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Improper Disclosure Of Wealth In Divorce Proceedings May Land You In Trouble

In divorce proceedings, both husband and wife are legally required to fully disclose their assets to the court for consideration in the financial resolution of the separation, state CurryPopeck solicitors.Property and assets, whether acquired before the marriage or during the marriage can all be subject to division in divorce proceedings.

Penalties for improper disclosure of wealth can range from an increased award to the truthful spouse, to even prison time. Despite strict laws, skulduggery has become increasingly more prominent in divorce matters as can be seen in the following recent case involving the ex-wives of two very wealthy men:

The women found that their divorce settlements had been concluded on the basis of wrong information regarding the finances provided by their husbands. A series of legal cases resulted in a decision by the Supreme Court which displays how courts can treat those people who provide misleading information, advice Curry Popeck.

The two women claimed that their husbands had provided false information about their wealth throughout the legal proceedings to divide their respective family assets. As a result the wives had accepted smaller settlements than they actually deserved. The wives therefore asked the Court to set aside the earlier divorce settlements.

In one case, the Court of Appeal found the husband guilty of fraudulent disclosure of wealth, but refused to overturn the settlement, stating that the outcome would not have been significantly different.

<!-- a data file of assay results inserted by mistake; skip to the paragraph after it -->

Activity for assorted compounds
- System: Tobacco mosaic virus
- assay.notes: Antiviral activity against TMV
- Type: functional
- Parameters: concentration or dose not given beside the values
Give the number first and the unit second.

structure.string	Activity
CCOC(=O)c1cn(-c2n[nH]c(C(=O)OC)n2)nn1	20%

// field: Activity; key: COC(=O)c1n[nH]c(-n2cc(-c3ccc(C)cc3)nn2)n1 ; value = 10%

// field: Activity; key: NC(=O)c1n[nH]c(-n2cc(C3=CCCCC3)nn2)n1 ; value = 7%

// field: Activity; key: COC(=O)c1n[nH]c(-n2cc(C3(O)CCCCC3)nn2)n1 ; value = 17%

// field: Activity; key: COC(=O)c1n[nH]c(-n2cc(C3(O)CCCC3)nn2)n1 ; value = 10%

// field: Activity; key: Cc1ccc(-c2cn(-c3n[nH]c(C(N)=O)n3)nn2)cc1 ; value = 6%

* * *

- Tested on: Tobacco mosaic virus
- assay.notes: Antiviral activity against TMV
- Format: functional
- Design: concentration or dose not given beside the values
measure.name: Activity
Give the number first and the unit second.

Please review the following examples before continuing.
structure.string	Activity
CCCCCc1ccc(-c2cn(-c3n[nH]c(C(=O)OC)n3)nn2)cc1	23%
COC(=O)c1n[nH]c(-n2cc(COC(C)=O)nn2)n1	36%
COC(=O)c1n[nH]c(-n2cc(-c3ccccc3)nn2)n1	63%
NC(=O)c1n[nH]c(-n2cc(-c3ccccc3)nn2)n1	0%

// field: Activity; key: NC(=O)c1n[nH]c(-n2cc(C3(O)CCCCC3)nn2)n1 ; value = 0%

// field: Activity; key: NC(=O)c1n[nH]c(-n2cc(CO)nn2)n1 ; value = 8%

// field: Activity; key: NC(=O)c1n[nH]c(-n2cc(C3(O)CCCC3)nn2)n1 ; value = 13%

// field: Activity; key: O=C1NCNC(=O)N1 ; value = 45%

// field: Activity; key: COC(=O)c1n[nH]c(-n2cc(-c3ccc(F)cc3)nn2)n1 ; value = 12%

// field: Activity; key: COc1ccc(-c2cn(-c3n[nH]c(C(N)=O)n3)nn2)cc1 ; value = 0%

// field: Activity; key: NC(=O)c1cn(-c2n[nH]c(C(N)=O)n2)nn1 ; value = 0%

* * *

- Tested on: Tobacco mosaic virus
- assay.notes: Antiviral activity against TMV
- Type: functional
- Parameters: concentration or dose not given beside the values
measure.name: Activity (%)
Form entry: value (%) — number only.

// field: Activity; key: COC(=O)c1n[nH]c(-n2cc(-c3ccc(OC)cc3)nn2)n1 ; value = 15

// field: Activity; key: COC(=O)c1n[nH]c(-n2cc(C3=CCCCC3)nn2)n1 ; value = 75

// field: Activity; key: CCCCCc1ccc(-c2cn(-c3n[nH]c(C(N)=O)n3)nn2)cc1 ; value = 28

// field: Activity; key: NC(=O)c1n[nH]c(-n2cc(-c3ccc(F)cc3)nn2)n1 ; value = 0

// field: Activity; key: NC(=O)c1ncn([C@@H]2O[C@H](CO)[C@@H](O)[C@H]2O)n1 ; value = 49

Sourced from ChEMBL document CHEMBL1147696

In the second case, the court found that the husband had failed to disclose the existence of significant assets, so he was convicted of fraud. The Court of Appeal, however, refused to reopen the divorce settlement.

The matter was then taken to the Supreme Court, which overturned both settlements, which clearly demonstrates that where there is dishonesty in disclosing the true value of assets during divorce proceedings, the courts are likely to order the settlements to be reconsidered.

An important point to note here is that in the cases where a spouse suspects fraudulent disclosure of wealth by the other spouse, dishonesty must be proven. Whilst in these big money cases, shown above, the husbands’ fraudulent disclosure was well evidenced, this may not be as easy to prove on a smaller scale.Therefore, if a spouse in a divorce proceeding believes that their spouse is being dishonest about their finances, the spouse should immediately contact experienced solicitors like CurryPopeck solicitors, to request a court order to compel disclosure to resolve the failure to disclose.

If you would like to discuss more about divorce or any other issues pertaining to divorce or you need advice in relation to other areas of law, such as family law, employment law, dispute resolution and litigation, property and corporate law, Curry Popeck has experienced solicitors in Harrow, Middlesex who can provide you with the best legal advice. Please contact Curry Popeck, by visiting their website-